After all, Lee Westwood, Rory McIlroy and Tiger Woods will all be teeing it up this week. Including McIlroy and Woods, the field features 20 different major champions in all. But the most U.S. Open-like trait of the event isn't the field -- it's the course.
The PGA National Champion Course has developed a reputation as one of the most difficult tests on the PGA Tour over the past five years. Last year, it was statistically more difficult than both the PGA Championship and the U.S. Open.
Trivia questionWho is the only player to successfully defend his Honda Classic title? (Answer below)
Probably the most infamous three-hole stretch on the circuit awaits players closing out their round -- "The Bear Trap." It's just two par-3s and a par-4, but the 15th, 16th and 17th holes can feel like they last a lifetime if a player makes a mistake.
Numbers Game invites you to take a closer look, numerically, at Jack Nicklaus' sinister creation:
• In 2011, The Bear Trap played to its highest average score since the Honda Classic moved to this course six years ago. The field averaged a score of 11.2 over the 3-hole stretch -- more than a full stroke above par. In comparison, that number was just 10.6 back in '07.
• But what about The Bear Trap's teeth compared to those of the rest of the course? Well, per hole, The Bear Trap played to an average score of 0.39 shots above par last year. For the other 15 holes, that number was just .09 -- meaning that each hole of the Trap was, statistically, more than four times harder than the rest of the course last year.
• The Bear Trap can sometimes make all the difference between winning and finishing in second place. Over the past three years, the eventual winner of this event has played The Bear Trap to a score of even par. Runners-up in that same span are a combined 4-over. Last year, Honda Classic winner Rory Sabbatini played the stretch in 1-under. Y.E. Yang, who finished second by a single stroke, played it in even par.
• Last year, the 17th and 15th holes at the PGA National Champion Course ranked as the two most difficult par 3s on the PGA Tour. Combined, they played to an average score of 0.91 shots above par. Relatively speaking, the 16th was a breeze between those two (0.27 shots above par) -- but still ranked among the 50 toughest par 4s on the PGA Tour last year.
• The rest of the course is no picnic, either. Luke Donald's performance at this event in 2008 is a perfect example of that. The current world No. 1 played 15, 16 and 17 in an almost mind-boggling 5-under that year. Unfortunately for Donald, he played the rest of the course in even par. He lost to champion Ernie Els by one shot.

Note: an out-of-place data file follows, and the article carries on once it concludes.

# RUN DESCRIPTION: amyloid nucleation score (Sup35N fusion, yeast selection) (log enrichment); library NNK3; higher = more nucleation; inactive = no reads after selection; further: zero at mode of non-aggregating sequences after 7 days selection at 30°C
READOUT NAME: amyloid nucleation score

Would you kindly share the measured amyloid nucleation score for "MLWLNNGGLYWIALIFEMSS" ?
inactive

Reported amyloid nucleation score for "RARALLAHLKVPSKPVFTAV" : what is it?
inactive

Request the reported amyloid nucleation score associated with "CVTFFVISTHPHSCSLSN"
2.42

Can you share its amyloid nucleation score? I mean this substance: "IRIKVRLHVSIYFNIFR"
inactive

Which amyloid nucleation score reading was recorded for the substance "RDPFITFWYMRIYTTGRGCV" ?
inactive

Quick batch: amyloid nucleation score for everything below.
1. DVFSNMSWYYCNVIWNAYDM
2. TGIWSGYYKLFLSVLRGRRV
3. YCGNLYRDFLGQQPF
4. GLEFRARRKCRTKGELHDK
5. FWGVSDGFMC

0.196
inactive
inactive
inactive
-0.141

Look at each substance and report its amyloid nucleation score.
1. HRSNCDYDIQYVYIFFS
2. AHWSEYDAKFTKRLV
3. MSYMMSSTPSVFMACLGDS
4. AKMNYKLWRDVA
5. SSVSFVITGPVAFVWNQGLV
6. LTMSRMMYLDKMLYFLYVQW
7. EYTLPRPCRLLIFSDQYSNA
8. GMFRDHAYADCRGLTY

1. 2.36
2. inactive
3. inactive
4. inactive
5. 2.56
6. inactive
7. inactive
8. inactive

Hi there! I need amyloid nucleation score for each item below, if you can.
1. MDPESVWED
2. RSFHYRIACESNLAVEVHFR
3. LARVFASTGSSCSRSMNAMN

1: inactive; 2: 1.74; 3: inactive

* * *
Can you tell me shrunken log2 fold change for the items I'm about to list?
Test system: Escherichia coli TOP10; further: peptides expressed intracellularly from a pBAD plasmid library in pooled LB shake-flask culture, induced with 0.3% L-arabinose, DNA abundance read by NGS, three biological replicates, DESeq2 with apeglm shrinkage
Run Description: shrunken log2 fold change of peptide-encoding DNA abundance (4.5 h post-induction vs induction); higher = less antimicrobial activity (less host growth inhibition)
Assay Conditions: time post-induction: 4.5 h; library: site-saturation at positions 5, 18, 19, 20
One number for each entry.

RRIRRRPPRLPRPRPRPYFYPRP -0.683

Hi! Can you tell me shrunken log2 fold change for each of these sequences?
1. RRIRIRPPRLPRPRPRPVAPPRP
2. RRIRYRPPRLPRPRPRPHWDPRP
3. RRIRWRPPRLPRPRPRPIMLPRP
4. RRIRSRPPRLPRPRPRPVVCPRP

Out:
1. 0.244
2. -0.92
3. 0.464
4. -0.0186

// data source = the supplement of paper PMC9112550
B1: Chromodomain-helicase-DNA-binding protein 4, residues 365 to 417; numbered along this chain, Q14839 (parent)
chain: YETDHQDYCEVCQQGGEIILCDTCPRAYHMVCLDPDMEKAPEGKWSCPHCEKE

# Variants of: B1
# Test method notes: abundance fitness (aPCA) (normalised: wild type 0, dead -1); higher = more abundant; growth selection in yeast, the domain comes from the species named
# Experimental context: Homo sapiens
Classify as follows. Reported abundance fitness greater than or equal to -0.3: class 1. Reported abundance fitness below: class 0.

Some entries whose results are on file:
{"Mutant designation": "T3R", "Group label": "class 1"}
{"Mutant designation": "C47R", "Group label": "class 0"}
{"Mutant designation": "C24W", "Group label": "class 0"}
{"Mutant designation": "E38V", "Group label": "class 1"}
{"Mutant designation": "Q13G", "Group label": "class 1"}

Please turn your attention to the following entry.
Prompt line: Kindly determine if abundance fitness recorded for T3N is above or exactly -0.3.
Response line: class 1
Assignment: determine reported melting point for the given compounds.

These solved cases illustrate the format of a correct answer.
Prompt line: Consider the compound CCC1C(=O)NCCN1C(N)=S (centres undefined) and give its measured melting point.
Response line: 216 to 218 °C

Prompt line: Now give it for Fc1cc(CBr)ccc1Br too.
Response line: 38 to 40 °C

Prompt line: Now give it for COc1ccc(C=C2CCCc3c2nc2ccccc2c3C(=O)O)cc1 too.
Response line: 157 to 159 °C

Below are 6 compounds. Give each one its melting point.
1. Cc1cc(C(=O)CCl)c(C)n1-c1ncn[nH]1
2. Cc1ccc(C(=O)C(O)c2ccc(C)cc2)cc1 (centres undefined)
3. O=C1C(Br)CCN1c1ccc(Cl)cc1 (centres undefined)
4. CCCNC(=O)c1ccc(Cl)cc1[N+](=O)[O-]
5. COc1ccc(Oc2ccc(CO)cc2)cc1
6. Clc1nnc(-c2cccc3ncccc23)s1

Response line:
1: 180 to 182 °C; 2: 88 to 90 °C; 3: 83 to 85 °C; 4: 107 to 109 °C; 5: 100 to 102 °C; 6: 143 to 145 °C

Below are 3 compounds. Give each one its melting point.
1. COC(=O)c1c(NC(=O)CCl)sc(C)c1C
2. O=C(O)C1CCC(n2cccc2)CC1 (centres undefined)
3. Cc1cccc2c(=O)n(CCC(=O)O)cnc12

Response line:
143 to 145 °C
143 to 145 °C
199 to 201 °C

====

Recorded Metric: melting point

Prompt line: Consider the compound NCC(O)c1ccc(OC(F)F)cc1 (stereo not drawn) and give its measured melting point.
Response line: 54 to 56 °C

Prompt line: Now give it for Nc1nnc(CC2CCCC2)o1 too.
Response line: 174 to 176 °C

• High numbers are plentiful here. The PGA National Champion Course was home to 309 double-bogeys a year ago. That was the most on the PGA Tour in 2011.
• When you exclude the major championships, The Honda Classic has played as the toughest course on the PGA Tour each of the past two years. Last year, the field averaged a score of more than 2½ shots above par. That was the highest such total for a field in a non-major since Firestone played to an average of plus-2.79 in 2007.
• If a player is going to make some headway, he'll need to do it early. Holes 1 through 4 had a combined birdie or better percentage of 20.7. For the rest of the course, that number was just 11.4. And for The Bear Trap by itself? Eight percent.
He may have come up a bit short against the blistering-hot Hunter Mahan in Sunday's Match Play final, but Rory McIlroy has been arguably the best player in the world since last year's PGA Championship.
Consider this worldwide résumé since then: 11 starts, 10 top-five finishes, no finish worse than T-11th, a pair of wins and four runner-up finishes. No wonder he's suddenly knocking on Luke Donald's door.
This week, though, presents a test Rory didn't exactly ace a year ago. McIlroy played only one tournament in 2011 in which he failed to shoot par or better in any round. It was at The Honda Classic (73-71-77-75). Rory's final score of 16-over par is five shots higher than any other PGA Tour start in his young career.
Question: Who is the only player to successfully defend his Honda Classic title?
Answer: Jack Nicklaus (1977, 1978). Then it was known as the Jackie Gleason-Inverrary Classic.
So where has Rory struggled most on this course? You guessed it.
Over the past three years, McIlroy is a combined 14-over on holes 15 through 17. He was 6-over alone in the third round last year.
At least he knows he's not alone in his struggle with Jack's trap this week.
Justin Ray is a senior researcher with ESPN Stats & Information. He has contributed to ESPN's golf coverage since joining the network out of college in 2008. He is based in Austin, Texas, with the new Longhorn Network. Send comments and suggestions to Justin.Ray@espn.com.